Odysseus: The Egotistic Hero In Homer's The Odyssey

1574 Words7 Pages
He is arrogant, self-centered, destructive, and calculative. These are some portray the king of Ithaca. Throughout Homer’s epic poem, The Odyssey, depicts Odysseus as a brave warrior who overcomes the various obstacles to reach his homeland Ithaca. Yet, his egotistical behavior and his ignorances characterizes the king Odysseus as a transitional hero, however having some qualities of a modern hero, but falls short to fulfill that honorable position of being a true hero. A major way Odysseus is portrayed as a self-centered individual is when he encounters a monster that interrupts his journey to his homeland Ithaca. When Odysseus and the ship crew, are trapped inside the cave of the mighty Cyclops, Polyphemus, this confrontation demonstrates Odysseus’ cunning intellect and his self-centered attitude. After Odysseus blinds Polyphemus, he expresses his anger towards the…show more content…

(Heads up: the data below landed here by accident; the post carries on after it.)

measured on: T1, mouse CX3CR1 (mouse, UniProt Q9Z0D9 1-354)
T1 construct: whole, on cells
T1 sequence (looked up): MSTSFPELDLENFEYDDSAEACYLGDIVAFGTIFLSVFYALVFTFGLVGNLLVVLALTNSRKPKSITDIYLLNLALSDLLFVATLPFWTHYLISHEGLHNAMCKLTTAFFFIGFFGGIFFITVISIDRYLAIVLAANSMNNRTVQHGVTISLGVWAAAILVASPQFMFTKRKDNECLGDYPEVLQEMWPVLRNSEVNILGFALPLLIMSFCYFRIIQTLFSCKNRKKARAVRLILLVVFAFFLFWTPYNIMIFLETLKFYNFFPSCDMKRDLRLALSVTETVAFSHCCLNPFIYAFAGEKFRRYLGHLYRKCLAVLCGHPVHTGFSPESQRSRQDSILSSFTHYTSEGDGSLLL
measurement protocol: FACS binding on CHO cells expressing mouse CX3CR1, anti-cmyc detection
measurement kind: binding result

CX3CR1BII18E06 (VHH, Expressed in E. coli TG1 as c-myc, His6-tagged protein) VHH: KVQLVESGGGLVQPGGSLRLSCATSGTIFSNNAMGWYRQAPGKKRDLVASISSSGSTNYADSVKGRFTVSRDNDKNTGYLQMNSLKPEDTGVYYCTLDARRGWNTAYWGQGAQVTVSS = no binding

However, it is a selfish move to keep any information about this trip from them. As they are his loyal ship crew who are yeaing to return to their homeland Ithaca. He hides the truth from his men and he puts his men in danger to salvage his voyage to his homeland. Being selfish is not a quality that a modern hero would have. His men are utilized to row his ship and escape this dangerous landscape. The consequences of not communicating with his crew ship was “...Scylla snatch[ing] six men from our hollow ship…” (XII 266). It was a choice that cost him more lives and cause him to suffer more pain. His selfishness caused him to ignore the real danger. A modern hero would have been concerned with the safety and he would have established a plan to save as many men as he could. He doesn’t attempt to save his men because it would ruin his chances of survival and put the surviving men in even more
Open Document